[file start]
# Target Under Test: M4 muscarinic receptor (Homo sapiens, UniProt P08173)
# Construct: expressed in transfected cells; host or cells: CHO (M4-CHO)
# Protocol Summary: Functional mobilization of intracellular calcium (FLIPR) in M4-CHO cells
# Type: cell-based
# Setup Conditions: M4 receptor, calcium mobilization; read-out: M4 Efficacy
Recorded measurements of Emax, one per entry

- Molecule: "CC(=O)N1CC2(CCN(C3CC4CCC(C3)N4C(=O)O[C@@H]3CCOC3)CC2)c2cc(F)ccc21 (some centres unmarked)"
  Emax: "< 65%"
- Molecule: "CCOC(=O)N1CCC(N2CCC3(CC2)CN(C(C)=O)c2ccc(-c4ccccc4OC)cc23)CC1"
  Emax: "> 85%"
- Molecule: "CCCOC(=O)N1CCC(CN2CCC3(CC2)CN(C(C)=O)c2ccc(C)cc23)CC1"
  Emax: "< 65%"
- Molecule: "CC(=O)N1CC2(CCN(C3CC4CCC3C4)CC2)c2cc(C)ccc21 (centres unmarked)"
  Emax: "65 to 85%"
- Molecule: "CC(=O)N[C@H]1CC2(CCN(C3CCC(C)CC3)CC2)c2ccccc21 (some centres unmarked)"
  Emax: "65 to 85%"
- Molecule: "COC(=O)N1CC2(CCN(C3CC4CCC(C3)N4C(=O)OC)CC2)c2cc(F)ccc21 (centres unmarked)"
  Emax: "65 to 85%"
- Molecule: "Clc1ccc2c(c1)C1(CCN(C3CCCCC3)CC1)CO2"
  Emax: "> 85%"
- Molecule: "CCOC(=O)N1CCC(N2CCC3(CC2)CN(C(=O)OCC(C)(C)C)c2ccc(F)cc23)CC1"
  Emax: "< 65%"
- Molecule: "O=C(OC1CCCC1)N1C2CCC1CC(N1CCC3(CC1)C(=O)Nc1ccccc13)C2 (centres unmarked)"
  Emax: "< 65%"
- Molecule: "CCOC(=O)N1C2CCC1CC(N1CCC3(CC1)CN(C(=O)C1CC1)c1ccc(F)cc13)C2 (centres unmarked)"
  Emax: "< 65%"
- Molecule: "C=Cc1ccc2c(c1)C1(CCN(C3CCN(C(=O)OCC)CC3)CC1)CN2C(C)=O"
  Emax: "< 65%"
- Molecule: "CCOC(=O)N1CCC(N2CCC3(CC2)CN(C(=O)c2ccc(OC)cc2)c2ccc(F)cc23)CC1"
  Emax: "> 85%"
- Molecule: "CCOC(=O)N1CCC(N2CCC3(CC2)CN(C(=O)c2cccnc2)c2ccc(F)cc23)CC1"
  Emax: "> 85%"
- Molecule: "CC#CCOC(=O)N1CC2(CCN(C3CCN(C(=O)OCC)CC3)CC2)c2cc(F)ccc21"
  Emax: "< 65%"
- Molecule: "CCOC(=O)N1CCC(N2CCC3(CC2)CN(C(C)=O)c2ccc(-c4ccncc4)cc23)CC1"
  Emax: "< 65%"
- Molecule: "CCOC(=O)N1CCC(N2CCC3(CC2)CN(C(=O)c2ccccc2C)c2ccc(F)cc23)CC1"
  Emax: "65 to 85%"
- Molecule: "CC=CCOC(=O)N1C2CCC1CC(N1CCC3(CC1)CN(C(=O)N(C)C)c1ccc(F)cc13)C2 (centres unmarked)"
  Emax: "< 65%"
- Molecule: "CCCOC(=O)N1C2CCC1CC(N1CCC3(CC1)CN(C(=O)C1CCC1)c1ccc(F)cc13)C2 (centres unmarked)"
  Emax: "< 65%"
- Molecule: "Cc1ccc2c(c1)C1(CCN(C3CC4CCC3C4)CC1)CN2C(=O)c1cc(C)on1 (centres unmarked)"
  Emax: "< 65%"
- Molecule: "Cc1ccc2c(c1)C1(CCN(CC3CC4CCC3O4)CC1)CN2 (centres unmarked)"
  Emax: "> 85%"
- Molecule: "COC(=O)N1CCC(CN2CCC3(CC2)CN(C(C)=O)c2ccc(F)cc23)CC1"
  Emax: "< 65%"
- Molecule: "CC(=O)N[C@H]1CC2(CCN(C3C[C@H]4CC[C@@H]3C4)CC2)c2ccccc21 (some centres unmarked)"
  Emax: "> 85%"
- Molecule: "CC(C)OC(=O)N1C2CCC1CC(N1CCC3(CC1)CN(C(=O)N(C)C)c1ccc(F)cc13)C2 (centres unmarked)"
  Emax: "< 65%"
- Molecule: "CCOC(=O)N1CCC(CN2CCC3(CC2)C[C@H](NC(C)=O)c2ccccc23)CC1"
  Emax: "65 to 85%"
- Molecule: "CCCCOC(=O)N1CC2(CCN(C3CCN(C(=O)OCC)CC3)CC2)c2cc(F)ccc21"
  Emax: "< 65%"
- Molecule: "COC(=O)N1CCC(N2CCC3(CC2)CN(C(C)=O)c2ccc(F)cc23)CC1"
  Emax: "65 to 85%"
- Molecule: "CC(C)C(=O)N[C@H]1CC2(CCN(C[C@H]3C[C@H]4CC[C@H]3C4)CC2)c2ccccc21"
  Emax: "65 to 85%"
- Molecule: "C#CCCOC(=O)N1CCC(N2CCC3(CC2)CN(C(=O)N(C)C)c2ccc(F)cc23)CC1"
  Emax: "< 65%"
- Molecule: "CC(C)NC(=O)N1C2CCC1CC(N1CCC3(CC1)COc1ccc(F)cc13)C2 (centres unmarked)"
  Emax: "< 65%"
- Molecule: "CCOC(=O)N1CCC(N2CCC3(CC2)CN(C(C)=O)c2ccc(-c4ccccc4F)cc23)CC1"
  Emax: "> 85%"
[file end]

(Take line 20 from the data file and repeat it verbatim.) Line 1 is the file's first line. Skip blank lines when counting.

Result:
  Emax: "> 85%"